I saw the post below that includes a video of a very talented guitarist playing without nails, and not wanting to divert that thread, I have started a new topic.
Well, the performance shows that it's possible to play well without nails -- a necessity for the featured guitarist, since he was also (primarily?) a pianist. My own experience with nail-less playing consisted of my first year or so of lessons, in which I was mostly unaware of any deficiency in the approach. However, my guitar teacher convinced me to grow my nails just beyond the fingertips. Over time, I realized that this nail length was adequate for p, i and m, but for a, I needed a conspicuously long and strangely shaped nail.
Eventually, I found the right length and shape, and overall I must admit that my playing sounds better with nails. The one shortcoming is the perennial "metallic" sound made by the a finger. Rob MacKillop mentions this in his essay in support of nail-less playing. But, in spite of this, I still come down on the "with" side. This, obviously, is just my opinion, but my playing sounds better with nails than without: I am able to achieve a greater variety of tones and greater volume; it's easier for me to control the contrast in voices; and it's much easier to play quickly, especially certain types of ornamentation, like cross-string trills.
Still, I hate having that long a nail; and the thumbnail also sticks out like, uh, a sore thumb. So, as an experiment, I have taken up fake nails, secured by glue dots for the a and p fingers. Many of you have suggested this in these forums... but I was also skeptical of this approach, believing that there is no way glue dots could provide a strong enough bond. My finding, however, is that the ultra-thin glue dots hold very well, for the most part, for the duration of my practice sessions. I apply a total of four glue dots -- two to each nail (p and a)-- being careful to cover as much surface as possible, especially at the bottom of the nail, and also being careful to minimize the amount of overlap of the glue dots. The idea is to ensure that the layer of glue is as thin as possible; it's a mistake, I've found, to think that a thicker layer of glue will provide a better bond. The opposite is true: if the glue becomes thick because of the overlap of the dots, there's actually a greater tendency for the fake nail to pull away from the surface of your real nail. I assume this is because the glue has an elasticity, as distinct from the glue that is normally used to affix fake nails. So I keep a thin surface of adhesive, sometimes even cutting the glue dots in half vertically to avoid overlap. (This sounds like a lot of work, but I promise, once the nails are shaped properly, they can be used repeatedly; and it takes no more than 5 minutes to apply them).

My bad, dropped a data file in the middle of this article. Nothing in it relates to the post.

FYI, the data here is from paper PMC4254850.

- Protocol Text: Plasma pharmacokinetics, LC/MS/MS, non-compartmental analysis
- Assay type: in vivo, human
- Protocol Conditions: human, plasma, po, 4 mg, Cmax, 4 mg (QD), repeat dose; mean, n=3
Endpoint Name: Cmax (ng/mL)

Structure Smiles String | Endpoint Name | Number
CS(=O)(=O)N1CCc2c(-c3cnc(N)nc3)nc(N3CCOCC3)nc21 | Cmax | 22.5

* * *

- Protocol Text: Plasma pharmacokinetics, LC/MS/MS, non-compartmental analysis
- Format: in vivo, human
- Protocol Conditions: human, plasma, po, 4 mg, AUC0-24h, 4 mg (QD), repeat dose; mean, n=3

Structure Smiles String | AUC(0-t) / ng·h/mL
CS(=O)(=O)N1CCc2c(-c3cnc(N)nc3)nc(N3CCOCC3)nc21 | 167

The advantages of this solution are: 1) I don't need to walk around with long and weirdly shaped nails on a and p, which in my case I should have entered in the "cringiest things" about classical guitar thread; 2) the fake nails can be used over and over again, as I mentioned, by just peeling off the glue dots; 3) they can be used as templates: when they finally wear out, you can use them to shape their replacements; and 4) the a nail sounds much better than its natural counterpart: it has a much warmer, non-metallic tone that is more consistent with the natural nails on i, m and p. I guess this is either because of the plastic is thicker than my natural nail; or it's simply because the plastic is softer or more pliable. In any case, I promise, as long as it holds, it sounds much better than my real nail.
The main disadvantages is that the bond is not always perfect: when the whether is hot, the glue is softer and the nails seem not to adhere for as long. The slight pulling away from the surface results in that metallic sound returning. And when it begins to pull away, I find that, without being fully conscious of this, I begin to compensate by either favoring other fingers or by adjusting hand position. This cannot be good! So I have to remember to keep a mental check on how well the glue is holding.
Nevertheless, this has been working for me, and I thought I should pass this suggestion along. Maybe you, too, have students who don't want to or cannot grow nails; and this is not a bad solution. I figure the total cost for a year of daily glue dots (one practice session per day) and the fake nails is no more than $30.
By the way, if anyone knows of a very strong, non-toxic, water-based adhesive, please let me know. I would like to improve over the bond of the glue dots, somehow. Maybe there's another way?
All the best,
Last edited by markworthi on Mon Aug 08, 2016 9:33 pm, edited 1 time in total.